New Zealand is putting her historical house in order’
Anniversaries are a natural time to take stock, all the more so in colonial societies, who have historically seen major anniversaries as moments of validation. In colonial societies such concerns developed rapidly during the late nineteenth and early twentieth century, with history and tradition earlier assuming little importance as commemorations tended to focus on the past not as a marker of cultural tradition or public remembrance but as a yardstick of progress and change. After considering everything from the publication of historical records and competitions for a historical novel to the restoration of buildings and the creation of a chair in New Zealand history, the wide-ranging historical programme was finalised around a flagship series of eleven scholarly 'Centennial Surveys'.
History and heritage in late nineteenth-century Canada and Australia
This chapter offers a counterpoint to the New Zealand experience through an exploration of what were on the surface two vastly different colonial experience of history making, Canada and Australia. It highlights the broader continuity of the perceived place and role of history and heritage in shaping identity in the wider colonial and 'new world' contexts, while also demonstrating the uniqueness of the individual colonial experience. The Canadian experience is also particularly valuable for the insights it provides on the politics of cultural dominance and possession, with the late nineteenth- and early twentieth-century Canadian pursuit of heritage preservation centred on an Anglo-French more than Anglo-Indigenous dichotomy. In Australia, by comparison, the problem was how to create a usable past while avoiding the pitfalls namely the treatment of Aborigines and the country's sordid convict past.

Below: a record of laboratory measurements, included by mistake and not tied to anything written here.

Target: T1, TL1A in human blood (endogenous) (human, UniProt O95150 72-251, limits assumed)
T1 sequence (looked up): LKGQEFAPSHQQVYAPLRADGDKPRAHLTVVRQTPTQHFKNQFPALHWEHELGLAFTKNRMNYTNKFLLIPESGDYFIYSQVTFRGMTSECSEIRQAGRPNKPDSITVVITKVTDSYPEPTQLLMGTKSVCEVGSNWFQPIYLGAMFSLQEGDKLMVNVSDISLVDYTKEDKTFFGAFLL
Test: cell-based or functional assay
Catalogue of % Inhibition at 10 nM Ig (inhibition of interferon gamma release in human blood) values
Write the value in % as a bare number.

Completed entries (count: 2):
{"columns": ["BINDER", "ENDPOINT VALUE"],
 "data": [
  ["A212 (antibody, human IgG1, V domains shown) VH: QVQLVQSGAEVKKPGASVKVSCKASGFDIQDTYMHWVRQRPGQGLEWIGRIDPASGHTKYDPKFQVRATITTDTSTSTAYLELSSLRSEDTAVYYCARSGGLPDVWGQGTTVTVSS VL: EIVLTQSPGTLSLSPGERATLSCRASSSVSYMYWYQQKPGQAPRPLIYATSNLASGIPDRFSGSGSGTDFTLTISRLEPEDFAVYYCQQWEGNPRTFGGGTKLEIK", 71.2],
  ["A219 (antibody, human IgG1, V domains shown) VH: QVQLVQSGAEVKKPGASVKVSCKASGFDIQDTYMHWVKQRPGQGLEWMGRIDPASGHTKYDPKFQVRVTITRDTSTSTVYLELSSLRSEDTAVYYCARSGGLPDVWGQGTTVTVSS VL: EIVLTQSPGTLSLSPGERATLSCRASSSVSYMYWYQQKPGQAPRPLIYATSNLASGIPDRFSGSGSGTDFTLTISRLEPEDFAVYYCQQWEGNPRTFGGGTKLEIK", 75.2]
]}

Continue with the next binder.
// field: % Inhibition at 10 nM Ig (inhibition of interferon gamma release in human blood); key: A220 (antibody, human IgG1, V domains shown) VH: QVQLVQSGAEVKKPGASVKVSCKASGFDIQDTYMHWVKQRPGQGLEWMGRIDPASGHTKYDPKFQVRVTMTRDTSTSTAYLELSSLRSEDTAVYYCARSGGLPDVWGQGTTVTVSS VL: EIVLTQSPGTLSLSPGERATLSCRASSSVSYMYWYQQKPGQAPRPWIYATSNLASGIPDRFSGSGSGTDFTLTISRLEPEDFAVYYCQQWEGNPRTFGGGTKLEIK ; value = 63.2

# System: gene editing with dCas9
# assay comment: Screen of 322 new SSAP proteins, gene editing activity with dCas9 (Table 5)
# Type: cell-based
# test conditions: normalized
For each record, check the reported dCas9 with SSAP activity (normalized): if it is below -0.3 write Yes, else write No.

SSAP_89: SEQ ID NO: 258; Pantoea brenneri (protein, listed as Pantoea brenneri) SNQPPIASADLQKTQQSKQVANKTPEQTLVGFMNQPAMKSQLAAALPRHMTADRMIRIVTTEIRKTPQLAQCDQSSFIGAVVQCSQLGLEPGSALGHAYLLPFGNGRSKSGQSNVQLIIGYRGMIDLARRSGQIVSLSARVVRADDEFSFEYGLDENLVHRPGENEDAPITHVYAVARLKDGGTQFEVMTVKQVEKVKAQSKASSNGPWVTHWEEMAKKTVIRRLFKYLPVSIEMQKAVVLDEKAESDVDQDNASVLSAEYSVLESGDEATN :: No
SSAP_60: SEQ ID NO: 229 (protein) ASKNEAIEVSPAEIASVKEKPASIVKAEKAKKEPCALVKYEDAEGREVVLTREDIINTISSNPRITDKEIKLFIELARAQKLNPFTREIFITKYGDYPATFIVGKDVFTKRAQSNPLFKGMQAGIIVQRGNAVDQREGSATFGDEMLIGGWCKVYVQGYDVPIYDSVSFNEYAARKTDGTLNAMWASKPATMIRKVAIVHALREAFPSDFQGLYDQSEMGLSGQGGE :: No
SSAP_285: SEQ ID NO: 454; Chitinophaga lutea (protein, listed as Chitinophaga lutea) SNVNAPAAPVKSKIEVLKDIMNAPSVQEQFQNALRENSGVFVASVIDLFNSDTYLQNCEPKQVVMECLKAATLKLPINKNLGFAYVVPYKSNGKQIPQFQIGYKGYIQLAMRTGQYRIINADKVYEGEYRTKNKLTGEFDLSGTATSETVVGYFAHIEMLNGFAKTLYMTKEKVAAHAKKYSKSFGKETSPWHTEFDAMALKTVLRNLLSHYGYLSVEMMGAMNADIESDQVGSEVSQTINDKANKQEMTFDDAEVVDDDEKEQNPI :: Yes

Considering the place of history and heritage in early twentieth-century Australia and Canada alongside that of New Zealand, a number of things become clear. The ubiquity of colonial concern with 'history making', and in particular the perceived didactic power of the past in the preservation and maintenance of 'values'-values that were typically construed within the familial frame of empire and colonial endeavour, and were of concern to amateur and professional historians alike. Collection, even of Maori material culture-initially had little to do with sentimentality, identity, or an acceptance that Maori material culture was inherently important. The emergence of Pakeha interest in the Maori historic landscape plugged into the same themes; however, there was also a domestic motivation, notably the increased leisure time and a growing interest in the outdoors which were a part of the social, cultural, and technological changes of the early twentieth century.